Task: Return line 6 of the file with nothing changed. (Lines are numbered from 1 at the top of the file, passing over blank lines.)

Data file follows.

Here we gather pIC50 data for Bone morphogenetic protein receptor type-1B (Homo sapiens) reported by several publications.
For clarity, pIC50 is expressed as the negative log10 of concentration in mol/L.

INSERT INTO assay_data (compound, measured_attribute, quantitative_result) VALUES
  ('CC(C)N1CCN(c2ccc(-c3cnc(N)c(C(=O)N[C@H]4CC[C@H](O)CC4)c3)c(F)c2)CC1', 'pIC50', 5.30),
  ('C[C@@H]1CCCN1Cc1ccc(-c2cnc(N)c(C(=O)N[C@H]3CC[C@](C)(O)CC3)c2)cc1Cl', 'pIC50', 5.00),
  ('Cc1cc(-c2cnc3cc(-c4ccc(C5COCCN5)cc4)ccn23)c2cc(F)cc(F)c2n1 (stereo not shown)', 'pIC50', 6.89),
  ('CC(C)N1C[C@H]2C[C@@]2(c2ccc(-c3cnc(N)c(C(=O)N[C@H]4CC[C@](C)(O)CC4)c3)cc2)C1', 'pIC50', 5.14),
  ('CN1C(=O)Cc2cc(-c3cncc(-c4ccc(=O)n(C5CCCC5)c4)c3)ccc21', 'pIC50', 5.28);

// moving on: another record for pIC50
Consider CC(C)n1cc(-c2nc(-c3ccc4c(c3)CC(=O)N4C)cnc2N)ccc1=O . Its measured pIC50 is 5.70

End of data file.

  ('Cc1cc(-c2cnc3cc(-c4ccc(C5COCCN5)cc4)ccn23)c2cc(F)cc(F)c2n1 (stereo not shown)', 'pIC50', 6.89),